Defining Deviance: Discussion Summary

Many of this week’s discussion posts highlight the idea that moral entrepreneurs create moral panics out of self-interest to gain social power. For example, CCC410 believes that “the name ‘moral entrepreneurs’ is proof enough that their incentives are exploitative and self-interested.” Blue makes a similar point: “The fact that moral entrepreneurs most often represent and seek to further the particular moral ideologies of interest groups, is a good sign that they are mostly motivated by their own, respective, self-interested causes.” Others, such as littlelionman, use real examples of moral panics to examine this concept: “the example from the reading of wealthy businesses using money to influence politics and legislation in their favor seems a clear example of the first category, where the only concern is for the company’s private morality (or lack thereof) without concern for the repercussions for the rest of society.” In her discussion of the Mexican drug war, mari suggests that, “Maybe the moral entrepreneurs behind the American war on drugs had primary motives other than reducing drug use/abuse,” meaning they may have been motivated by self-interest rather than the interests of society (by reducing drug use/abuse).

Many posts also suggest that moral panics could result in positive social change. In their discussion of human trafficking, littlelionman and mari agree that, with increased awareness, a moral panic surrounding human trafficking could ultimately lead to a safer society. Zeitgeist makes a similar point, specifically about child pornography and its failure to launch into a moral panic: “If there was a moral panic surrounding child pornography that advocated for the idea that children should not be used in pornography which created more of a stigma against people who make these movies, then that would be an example of how moral panics have the potential to provide a way for social change.” This also relates to thelmalouise’s point about “benefit” being a social construct, as some may “benefit” from the creation of moral panics while others may be negatively affected.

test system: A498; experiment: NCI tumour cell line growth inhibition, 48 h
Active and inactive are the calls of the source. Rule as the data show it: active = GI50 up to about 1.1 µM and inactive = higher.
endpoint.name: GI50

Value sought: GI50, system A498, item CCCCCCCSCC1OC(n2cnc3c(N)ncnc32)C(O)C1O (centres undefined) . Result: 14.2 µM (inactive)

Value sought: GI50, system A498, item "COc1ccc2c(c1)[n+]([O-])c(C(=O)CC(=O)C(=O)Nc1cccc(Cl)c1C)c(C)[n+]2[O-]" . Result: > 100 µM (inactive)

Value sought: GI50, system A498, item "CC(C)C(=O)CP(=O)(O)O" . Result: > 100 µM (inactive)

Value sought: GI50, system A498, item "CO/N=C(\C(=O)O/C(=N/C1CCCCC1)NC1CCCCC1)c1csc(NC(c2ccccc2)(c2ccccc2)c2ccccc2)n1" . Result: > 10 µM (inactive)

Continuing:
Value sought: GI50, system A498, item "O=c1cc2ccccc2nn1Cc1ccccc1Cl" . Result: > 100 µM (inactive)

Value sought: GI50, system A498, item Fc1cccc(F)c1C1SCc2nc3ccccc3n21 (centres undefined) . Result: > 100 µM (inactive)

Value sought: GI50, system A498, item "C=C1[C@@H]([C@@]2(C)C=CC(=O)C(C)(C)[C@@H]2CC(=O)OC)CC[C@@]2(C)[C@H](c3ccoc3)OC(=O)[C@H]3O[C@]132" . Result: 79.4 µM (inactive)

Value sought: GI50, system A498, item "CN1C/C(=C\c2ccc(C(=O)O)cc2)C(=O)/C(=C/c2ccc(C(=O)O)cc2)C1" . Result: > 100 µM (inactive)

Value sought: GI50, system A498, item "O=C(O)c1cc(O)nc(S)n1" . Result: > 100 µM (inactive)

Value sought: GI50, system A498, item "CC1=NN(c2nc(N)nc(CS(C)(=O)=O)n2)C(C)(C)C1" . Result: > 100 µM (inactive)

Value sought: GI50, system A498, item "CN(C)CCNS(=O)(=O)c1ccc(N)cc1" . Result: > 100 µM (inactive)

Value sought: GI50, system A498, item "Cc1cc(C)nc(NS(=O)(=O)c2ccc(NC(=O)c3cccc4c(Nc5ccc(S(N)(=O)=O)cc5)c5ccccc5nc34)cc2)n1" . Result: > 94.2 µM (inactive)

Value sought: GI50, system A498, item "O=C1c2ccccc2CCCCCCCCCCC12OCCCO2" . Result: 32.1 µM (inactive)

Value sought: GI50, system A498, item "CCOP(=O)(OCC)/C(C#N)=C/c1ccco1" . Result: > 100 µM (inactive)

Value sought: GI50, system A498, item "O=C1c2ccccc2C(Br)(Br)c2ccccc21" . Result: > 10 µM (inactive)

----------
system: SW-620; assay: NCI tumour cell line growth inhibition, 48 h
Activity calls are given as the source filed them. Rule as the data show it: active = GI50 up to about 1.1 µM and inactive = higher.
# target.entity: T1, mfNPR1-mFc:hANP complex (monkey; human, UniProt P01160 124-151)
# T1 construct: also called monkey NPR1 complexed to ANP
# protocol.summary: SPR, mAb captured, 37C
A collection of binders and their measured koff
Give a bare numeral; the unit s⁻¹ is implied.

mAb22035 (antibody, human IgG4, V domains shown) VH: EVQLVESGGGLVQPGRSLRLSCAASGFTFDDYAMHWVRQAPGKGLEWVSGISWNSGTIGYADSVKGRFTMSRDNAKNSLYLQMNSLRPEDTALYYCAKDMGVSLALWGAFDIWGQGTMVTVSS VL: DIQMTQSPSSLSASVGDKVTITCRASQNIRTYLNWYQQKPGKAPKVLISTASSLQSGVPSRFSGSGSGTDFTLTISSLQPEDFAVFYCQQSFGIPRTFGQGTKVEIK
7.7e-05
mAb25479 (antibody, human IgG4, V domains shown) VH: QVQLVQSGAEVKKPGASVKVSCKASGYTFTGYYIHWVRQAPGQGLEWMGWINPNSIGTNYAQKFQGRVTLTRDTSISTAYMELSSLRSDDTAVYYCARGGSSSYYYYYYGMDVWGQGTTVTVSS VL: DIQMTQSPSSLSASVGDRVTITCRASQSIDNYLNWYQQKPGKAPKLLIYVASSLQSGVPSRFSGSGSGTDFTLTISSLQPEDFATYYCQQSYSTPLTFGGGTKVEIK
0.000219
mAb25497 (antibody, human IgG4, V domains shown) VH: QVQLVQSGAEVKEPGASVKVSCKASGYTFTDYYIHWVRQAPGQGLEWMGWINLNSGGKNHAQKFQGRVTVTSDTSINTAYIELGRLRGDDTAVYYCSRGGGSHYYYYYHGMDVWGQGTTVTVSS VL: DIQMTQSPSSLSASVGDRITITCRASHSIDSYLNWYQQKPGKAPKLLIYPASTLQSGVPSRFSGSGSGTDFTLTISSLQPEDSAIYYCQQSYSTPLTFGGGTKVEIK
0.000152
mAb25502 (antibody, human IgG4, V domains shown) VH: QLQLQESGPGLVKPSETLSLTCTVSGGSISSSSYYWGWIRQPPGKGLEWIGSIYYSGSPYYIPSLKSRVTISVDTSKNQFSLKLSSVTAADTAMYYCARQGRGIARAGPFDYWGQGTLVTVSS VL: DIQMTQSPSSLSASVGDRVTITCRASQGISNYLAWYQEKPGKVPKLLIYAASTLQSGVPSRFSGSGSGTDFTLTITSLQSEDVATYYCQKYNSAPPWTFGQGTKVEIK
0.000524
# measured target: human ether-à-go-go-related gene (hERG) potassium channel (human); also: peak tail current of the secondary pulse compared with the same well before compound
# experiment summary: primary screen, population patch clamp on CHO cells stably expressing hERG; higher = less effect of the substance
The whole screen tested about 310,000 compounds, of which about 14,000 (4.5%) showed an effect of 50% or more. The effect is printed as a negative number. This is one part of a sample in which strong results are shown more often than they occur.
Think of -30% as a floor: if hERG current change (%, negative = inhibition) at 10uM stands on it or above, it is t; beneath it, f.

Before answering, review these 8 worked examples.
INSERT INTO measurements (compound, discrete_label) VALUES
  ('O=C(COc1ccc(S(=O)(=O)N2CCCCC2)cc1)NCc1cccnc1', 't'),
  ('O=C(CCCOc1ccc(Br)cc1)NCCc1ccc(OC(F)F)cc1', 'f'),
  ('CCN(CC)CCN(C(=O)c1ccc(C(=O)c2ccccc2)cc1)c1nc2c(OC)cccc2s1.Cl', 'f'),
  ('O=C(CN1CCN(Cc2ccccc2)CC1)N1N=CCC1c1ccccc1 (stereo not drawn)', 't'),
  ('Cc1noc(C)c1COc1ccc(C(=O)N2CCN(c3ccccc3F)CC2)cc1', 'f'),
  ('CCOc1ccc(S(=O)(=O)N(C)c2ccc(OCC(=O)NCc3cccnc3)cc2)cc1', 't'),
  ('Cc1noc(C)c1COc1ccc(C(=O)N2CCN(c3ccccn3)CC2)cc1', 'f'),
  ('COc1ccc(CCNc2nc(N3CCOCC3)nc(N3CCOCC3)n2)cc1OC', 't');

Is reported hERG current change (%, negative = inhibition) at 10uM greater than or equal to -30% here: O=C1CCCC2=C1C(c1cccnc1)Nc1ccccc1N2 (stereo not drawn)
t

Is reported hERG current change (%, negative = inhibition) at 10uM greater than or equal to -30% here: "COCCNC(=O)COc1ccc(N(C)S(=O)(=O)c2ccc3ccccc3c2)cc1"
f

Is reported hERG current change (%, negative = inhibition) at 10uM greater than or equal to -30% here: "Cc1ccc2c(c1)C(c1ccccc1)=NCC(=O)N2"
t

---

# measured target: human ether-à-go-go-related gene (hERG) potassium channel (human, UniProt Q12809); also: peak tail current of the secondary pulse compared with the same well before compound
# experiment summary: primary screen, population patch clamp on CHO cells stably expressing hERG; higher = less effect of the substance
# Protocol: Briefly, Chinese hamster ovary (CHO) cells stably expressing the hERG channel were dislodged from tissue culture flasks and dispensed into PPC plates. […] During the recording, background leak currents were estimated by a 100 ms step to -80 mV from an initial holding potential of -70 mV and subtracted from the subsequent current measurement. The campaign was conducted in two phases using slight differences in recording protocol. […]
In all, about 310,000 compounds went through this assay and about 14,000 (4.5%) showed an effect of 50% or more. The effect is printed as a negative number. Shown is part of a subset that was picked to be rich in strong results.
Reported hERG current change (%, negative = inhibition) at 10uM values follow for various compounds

Finally, some discussion posts provide alternatives to moral claims-making. Blue asserts that moral claims-making should be supported with “rational” arguments and “moral philosophy” versus “emotional arguments and fear mongering.” Blue then suggests that moral panics should be replaced with “reasoned, considerate, intellectually honest moral claims that are spread to the general public through a didactic dissemination rather than through scares and inflated fears,” meaning social issues should be publicized through honest, informative, and widespread discussions versus “scares” and “inflated fears.” Similarly, mari points out that, because an “understanding of trafficking’s operational logic is beyond our current intellectual framework, we do not have the means of effectively, and internationally, combating human trafficking.” In other words, with better public understanding of some pivotal issues, such as human trafficking, they can ultimately result in a moral panic centralized around the issue at hand, rather than a struggle for social power.

There are many non-profit organizations that are concerned with human trafficking and slavery awareness in the United States. Some examples include: GEMS, UNIAP, and Freedom Network USA. Organizations that focus on alternatives to drug wars/drug policy reform include: Drug Policy Alliance, Families Against Mandatory Minimums, and the American Civil Liberties Union. These organizations work to combat these social issues through awareness, honesty, and community empowerment. Although their efforts have not ignited “moral panics,” they have changed the lives of many and will continue to do so by fairly and effectively spreading awareness.

Failure to Launch: Human Trafficking and Slavery in the United States

Human trafficking and slavery in the United States exemplify issues that have failed to launch into a moral panic. Here are some possible reasons as to why these issues have not resulted in the creation of a moral panic:

1. The hidden nature of the crimes.

2. Almost no media coverage.

3. The difficulty in distinguishing between human trafficking and “voluntary” sex work.

4. Because they are “hidden,” many do not perceive these issues as “immediate threats” (p. 188).

5. Inconsistent sentencing for the guilty; different understandings of trafficking laws and their application.

How else can Jenkins’ ideas be applied to these issues? What are some other issues that have “failed to launch?”